Online Gaming Lockdown In Vietnam

Late-night Vietnamese gamers have been struck a blow by the country’s Ministry of Information and Communication. As of March the 3rd, internet service providers in Vietnam will be coerced by the Ministry to disallow any access to online games between the times of 10pm-8am. The reason is to sidestep the problems associated with gaming addiction and the “problems” it can cause to an individual and their surrounding environments.

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With 23 million people (26% of the country’s population)  having access to the internet, this motion will no doubt have an impact on Vietnam’s steadily-growing gaming culture. Not only are hard-working individuals being denied of content they have paid for, but a number of internet cafes will also have their incomes sawn down. Game service providers including Asiasoft and VTC Intercom  have said that the access block will also prevent them from maintaining their products effectively.

Aside from the temporary measures in place, the Ministry is also looking to revise a future scheme, though whether or not this will be more lenient is yet to be seen.

Source: Info.VN

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20 Comments

  1. WTF!! You would have thought the communist government would rather have the people sitting at home playng games, otherwise they may start getting ideas like Egypt, Libya, etc….

    • if we saw a government over powered because of computer games can you begin to imagin the news coverage? dear god please say it doesn’t happen

  2. Wow. And people complain about our government! It could be a lot worse!

  3. Having been to Vietnam , the internet is massively cheaper than th UK with good speeds

  4. Rediculous. You can’t get addicted to games. Their government obviously has too much time on their hands.

  5. I wish they’d do that here sometimes, I could do with one less 3am session

    • Isn’t that what a wife is for?

      • To turn you internet gaming off when you are playing too much I mean, that wasn’t a reference at the phrase “3am session” :P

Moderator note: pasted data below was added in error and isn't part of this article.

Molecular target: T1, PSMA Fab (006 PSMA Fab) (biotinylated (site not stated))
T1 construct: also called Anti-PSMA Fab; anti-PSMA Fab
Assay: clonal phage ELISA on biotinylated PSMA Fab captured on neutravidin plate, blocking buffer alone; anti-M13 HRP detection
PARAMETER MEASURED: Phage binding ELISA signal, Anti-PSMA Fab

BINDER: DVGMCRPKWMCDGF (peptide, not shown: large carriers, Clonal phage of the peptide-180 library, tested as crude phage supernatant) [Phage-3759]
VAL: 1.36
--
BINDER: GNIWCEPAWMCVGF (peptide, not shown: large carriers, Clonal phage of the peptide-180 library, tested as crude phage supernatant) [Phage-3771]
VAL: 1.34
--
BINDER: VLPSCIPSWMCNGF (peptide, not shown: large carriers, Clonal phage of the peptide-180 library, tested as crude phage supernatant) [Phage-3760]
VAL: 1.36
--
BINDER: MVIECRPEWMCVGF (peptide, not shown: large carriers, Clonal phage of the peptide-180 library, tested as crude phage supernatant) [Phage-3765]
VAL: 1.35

• same! so damn addictive :P

  6. So banning online games to stop gaming addiction? wont you just get addicted to offline gaming?

  7. If the government thinks that there is an issue with addiction, they should be allowed to take measures to address that. There are perhaps better ways of dealing with the problem (education/tracking who is using the internet for games and offering them help if their usage is extreme, for example), but I wouldn’t have thought that those times would be much of an issue for most “normal” gamers.

    I don’t really feel it’s our place particularly to complain about/support those ideas however. If the people who live in the country have an issue with their government’s ideas, it’s up to them to make those feelings known. (Obviously not all countries are as keen on free speech as the UK, so this could be easier said than done).

    • I agree. Even though it would take more resources and effort, the ministry should target a specific group of people who have an addiction or who are incredibly prone to one.

      A better alternative would be allotted game time, allowing people to play for a certain number of hours before they lose conenction.

      If anything, slapping a ban on this will fuel the addicts to finding a workaround and then consume the product even more, creating an even worse effect.

      • That’s a good point about workarounds, this could cause people to find illegal ways of playing late that have the effect of hiding the problem from everyone’s eyes, reducing the level of support available as everyone sees the problem appearing to go away.

    • I’ve just had a quick look online about human rights etc in Vietnam, and its not great, so maybe my point about local people complaining was a bit naive, but I still think that the Vietnamese government should, if it believes it to be the right idea, be allowed to make these laws in its own country, without so much negativity from foreign media. It’s not as if this severely infringes on people’s basic rights, they’ll just have to play offline (or, you know, go to sleep) between 10pm and 8am.

      Apologies if this all seems a little negative, maybe I’d be a bit more annoyed if I was the owner of a Vietnamese internet cafe! :)

    • ‘not all countries are as keen on free speech as the UK’

      hahahahah! lol good one!

      • Since when did “we” in the UK get true free speech, your classed as a terrorist if you protest without a licence nowadays.

        on topic: what if you work nights, at the weekends you play at night (at leased i did)???

  8. why is it always in countries where they routinely abuse and take away the rights of their citizens that they put in place bans like this claiming to suddenly care for their wellbeing?

    it comes across as disingenuous to say the least.

    • Very true, very truw indeed….

  9. Feels slightly heavy-handed (among other things, none of them good) but if that’s their approach, so be it. It has nothing to do with us or any any other other nation (that’s not to say we can’t talk about it of course).

  10. I’d be angry if i was in Vietnam!

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